Change Management is a structured approach to ease individuals and organizations in making organizational change.
Change is a difficult process to adapt to in every facet of life. More so for businesses and software development. For businesses, adjusting to changes in rules and regulations can be a strenuous process that takes time to implement. In software, rolling out patches and updates is a taxing operation that can introduce bugs and contradictions into the software.
Change management is a system that aims to facilitate instituting organizational changes. Through change management, you use methods to ease individuals and whole companies—and in this case software—into adjusting to new systems.
In this article, we’ll define change management and the necessary steps for implementing it.
Table of contents
- What is Change Management?
- The 7 Rs of Change Management
- The ADKAR Model of Change Management
- Change Management: A Vehicle for Change
What is Change Management?
Change management is a systematic approach that addresses the incorporation of organizational changes. These changes can deal with adopting new policies, goal changes, and the use of new technology.
For software development, change management can be used to address the conflicts that may arise when introducing software updates or system changes.
By using change management, you can make the process of introducing changes into your software a pain-free experience for both developers and users.
The 7 Rs of Change Management
Whenever a change is requested for software, you need to address the “7 Rs” of change management. The 7 Rs are the most important factors to consider when implementing change.
Addressing these points is important for both the developers who are going to implement changes and the users who are expecting the changes to come.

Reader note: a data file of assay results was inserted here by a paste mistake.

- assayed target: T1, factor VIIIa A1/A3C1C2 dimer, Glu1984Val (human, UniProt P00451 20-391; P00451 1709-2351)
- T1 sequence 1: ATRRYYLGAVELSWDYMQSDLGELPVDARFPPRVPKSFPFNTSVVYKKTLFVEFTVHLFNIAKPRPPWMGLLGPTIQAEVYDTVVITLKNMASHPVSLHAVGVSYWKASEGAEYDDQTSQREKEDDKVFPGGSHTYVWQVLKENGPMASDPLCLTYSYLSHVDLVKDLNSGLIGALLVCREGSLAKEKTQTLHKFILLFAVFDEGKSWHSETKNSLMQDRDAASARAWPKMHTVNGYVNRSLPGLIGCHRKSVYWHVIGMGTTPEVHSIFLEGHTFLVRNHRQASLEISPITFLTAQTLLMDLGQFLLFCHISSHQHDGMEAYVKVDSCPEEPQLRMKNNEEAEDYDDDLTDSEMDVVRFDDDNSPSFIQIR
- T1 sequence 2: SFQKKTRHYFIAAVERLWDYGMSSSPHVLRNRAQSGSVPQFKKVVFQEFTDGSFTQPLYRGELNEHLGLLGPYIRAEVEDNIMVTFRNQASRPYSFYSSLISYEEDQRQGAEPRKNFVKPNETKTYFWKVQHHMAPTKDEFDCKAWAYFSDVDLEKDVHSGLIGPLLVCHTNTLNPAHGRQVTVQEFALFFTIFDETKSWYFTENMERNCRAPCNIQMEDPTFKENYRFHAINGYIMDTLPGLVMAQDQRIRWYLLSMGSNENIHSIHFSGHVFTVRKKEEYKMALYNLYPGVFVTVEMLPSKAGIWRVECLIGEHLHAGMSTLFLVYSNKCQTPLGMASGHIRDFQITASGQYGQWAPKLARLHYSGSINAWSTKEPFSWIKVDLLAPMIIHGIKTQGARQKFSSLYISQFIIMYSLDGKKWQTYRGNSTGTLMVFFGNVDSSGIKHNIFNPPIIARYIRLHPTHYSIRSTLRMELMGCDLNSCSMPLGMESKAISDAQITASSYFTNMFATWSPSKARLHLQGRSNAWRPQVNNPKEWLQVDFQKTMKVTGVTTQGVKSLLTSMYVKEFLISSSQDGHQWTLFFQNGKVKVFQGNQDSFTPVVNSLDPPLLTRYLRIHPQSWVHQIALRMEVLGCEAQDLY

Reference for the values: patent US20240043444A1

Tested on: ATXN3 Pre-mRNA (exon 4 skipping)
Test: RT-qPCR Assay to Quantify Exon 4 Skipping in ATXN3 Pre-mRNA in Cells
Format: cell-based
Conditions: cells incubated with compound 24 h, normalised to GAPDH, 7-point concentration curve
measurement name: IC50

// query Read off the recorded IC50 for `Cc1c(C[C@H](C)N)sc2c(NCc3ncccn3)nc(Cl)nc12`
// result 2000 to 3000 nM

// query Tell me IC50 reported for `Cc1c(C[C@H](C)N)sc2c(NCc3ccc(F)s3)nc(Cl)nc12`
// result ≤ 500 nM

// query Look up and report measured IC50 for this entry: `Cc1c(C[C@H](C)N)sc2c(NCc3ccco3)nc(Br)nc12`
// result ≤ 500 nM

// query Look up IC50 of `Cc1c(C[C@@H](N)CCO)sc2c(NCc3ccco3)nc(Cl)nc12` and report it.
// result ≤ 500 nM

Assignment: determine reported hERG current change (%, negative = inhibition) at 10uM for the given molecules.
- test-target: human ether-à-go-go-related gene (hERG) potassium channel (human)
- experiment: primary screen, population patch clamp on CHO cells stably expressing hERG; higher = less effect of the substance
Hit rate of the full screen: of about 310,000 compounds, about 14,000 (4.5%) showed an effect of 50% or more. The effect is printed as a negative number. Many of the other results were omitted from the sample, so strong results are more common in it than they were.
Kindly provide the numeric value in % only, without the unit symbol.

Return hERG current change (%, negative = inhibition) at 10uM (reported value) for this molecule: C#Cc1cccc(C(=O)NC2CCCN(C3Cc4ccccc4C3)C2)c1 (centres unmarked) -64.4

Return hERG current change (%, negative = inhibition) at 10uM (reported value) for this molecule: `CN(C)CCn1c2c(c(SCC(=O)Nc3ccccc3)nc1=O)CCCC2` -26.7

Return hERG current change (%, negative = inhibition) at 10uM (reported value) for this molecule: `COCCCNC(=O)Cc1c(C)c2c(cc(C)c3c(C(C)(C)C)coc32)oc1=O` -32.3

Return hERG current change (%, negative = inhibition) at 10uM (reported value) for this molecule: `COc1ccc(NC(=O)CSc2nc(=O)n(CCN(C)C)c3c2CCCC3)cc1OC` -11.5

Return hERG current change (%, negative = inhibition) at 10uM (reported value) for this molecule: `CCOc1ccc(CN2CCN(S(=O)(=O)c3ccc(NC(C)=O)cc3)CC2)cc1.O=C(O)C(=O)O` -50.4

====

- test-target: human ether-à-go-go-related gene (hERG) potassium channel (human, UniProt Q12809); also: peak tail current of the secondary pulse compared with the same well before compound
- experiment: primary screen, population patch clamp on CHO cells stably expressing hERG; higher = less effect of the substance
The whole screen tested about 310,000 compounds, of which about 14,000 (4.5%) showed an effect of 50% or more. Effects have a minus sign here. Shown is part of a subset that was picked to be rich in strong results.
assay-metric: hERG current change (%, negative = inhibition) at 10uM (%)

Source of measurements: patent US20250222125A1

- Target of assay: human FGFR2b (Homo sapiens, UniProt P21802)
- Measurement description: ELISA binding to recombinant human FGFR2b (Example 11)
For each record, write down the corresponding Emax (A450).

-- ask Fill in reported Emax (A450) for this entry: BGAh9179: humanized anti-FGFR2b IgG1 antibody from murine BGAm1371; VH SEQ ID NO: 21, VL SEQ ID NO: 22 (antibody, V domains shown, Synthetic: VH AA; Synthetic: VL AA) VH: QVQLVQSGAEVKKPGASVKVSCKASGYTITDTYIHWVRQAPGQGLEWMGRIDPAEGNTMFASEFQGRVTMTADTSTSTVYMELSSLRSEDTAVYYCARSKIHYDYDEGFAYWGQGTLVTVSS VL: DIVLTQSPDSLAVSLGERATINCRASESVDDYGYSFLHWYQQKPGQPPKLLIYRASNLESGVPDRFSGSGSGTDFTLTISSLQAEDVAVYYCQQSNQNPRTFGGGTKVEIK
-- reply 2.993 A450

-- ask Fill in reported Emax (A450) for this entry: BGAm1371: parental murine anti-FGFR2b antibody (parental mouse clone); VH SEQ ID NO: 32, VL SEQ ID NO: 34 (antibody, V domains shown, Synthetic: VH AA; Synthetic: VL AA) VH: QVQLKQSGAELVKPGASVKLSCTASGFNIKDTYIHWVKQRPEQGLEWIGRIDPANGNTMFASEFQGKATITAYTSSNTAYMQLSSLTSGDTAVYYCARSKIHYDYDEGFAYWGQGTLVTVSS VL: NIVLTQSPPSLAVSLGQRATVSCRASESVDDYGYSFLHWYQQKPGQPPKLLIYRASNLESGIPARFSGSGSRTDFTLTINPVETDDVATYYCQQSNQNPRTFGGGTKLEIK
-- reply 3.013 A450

1. What is the Reason Behind the Change?
What’s the reason behind the change? Why are your users asking you to make changes to your software?
The first factor to consider before implementing change is the reason. You need to determine why users are requesting a change in your software and if these changes are warranted.
To implement change you first need evidence that supports the need for change. For example, if your stakeholders request changes due to a bug in the system that’s causing the software to malfunction for multiple users, you should address the issues. On the other hand, if a small minority of users request the addition of features, a change could be unnecessary.
When you can determine the reason behind a change request, you can ascertain whether the change is warranted.
2. What Are the Involved Risks?
Implementing changes into software always comes with some risk. You then need to determine whether you can minimize the risks involved with implementing a change.
Rolling out a software update can cause a conflict in the existing program. If you can mitigate these risks, the update is worth implementing. An additional factor to consider is if the update will alienate your users. For example, a change to your software’s user interface can upset your current customers.
You need to weigh the risks that come with changing your software against the benefits an update can provide.
3. What Resources Are Required?
When conducting a structural change, there will always be a cost involved with the change. You need to consider what resources will be required when implementing changes.
When releasing an update to your software, these resources will involve your developer’s time and the energy to create and release the update. Developers can be working on a new project rather than creating an update or adding new features to old software. You need to keep in mind, that the energy you spend on coding and releasing a new feature you could also use for other means.